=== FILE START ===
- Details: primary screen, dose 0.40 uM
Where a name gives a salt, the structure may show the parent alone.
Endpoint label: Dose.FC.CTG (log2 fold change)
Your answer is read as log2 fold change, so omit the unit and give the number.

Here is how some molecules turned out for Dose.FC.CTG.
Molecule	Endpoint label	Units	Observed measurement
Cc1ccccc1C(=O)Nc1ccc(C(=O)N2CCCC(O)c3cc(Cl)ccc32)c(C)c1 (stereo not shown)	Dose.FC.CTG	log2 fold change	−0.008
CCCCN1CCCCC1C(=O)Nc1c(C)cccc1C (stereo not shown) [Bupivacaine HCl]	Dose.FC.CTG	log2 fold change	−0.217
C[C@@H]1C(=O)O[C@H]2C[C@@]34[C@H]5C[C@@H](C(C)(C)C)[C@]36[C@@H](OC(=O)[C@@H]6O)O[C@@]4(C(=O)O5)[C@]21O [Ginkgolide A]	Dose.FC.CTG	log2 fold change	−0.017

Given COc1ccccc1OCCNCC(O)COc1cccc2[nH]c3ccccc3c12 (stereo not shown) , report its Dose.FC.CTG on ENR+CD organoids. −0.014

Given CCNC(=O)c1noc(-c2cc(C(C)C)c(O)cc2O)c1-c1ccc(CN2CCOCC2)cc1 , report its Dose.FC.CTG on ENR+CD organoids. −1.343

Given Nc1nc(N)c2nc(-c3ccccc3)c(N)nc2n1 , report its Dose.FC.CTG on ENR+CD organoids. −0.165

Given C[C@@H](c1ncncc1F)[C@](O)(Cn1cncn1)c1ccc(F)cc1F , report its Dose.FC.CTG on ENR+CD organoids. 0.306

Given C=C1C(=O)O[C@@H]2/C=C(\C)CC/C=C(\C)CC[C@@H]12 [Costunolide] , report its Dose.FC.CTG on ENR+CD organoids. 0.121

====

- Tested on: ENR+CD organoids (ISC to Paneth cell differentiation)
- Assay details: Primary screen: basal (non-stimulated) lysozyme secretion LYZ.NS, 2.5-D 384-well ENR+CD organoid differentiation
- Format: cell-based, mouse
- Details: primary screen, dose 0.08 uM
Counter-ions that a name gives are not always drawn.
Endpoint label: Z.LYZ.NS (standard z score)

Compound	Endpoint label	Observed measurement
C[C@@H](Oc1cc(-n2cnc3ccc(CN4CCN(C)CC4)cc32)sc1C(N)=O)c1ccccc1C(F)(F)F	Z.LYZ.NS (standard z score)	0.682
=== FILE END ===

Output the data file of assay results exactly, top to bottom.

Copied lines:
- Details: primary screen, dose 0.40 uM
Where a name gives a salt, the structure may show the parent alone.
Endpoint label: Dose.FC.CTG (log2 fold change)
Your answer is read as log2 fold change, so omit the unit and give the number.

Here is how some molecules turned out for Dose.FC.CTG.
Molecule	Endpoint label	Units	Observed measurement
Cc1ccccc1C(=O)Nc1ccc(C(=O)N2CCCC(O)c3cc(Cl)ccc32)c(C)c1 (stereo not shown)	Dose.FC.CTG	log2 fold change	−0.008
CCCCN1CCCCC1C(=O)Nc1c(C)cccc1C (stereo not shown) [Bupivacaine HCl]	Dose.FC.CTG	log2 fold change	−0.217
C[C@@H]1C(=O)O[C@H]2C[C@@]34[C@H]5C[C@@H](C(C)(C)C)[C@]36[C@@H](OC(=O)[C@@H]6O)O[C@@]4(C(=O)O5)[C@]21O [Ginkgolide A]	Dose.FC.CTG	log2 fold change	−0.017

Given COc1ccccc1OCCNCC(O)COc1cccc2[nH]c3ccccc3c12 (stereo not shown) , report its Dose.FC.CTG on ENR+CD organoids. −0.014

Given CCNC(=O)c1noc(-c2cc(C(C)C)c(O)cc2O)c1-c1ccc(CN2CCOCC2)cc1 , report its Dose.FC.CTG on ENR+CD organoids. −1.343

Given Nc1nc(N)c2nc(-c3ccccc3)c(N)nc2n1 , report its Dose.FC.CTG on ENR+CD organoids. −0.165

Given C[C@@H](c1ncncc1F)[C@](O)(Cn1cncn1)c1ccc(F)cc1F , report its Dose.FC.CTG on ENR+CD organoids. 0.306

Given C=C1C(=O)O[C@@H]2/C=C(\C)CC/C=C(\C)CC[C@@H]12 [Costunolide] , report its Dose.FC.CTG on ENR+CD organoids. 0.121

====

- Tested on: ENR+CD organoids (ISC to Paneth cell differentiation)
- Assay details: Primary screen: basal (non-stimulated) lysozyme secretion LYZ.NS, 2.5-D 384-well ENR+CD organoid differentiation
- Format: cell-based, mouse
- Details: primary screen, dose 0.08 uM
Counter-ions that a name gives are not always drawn.
Endpoint label: Z.LYZ.NS (standard z score)

Compound	Endpoint label	Observed measurement
C[C@@H](Oc1cc(-n2cnc3ccc(CN4CCN(C)CC4)cc32)sc1C(N)=O)c1ccccc1C(F)(F)F	Z.LYZ.NS (standard z score)	0.682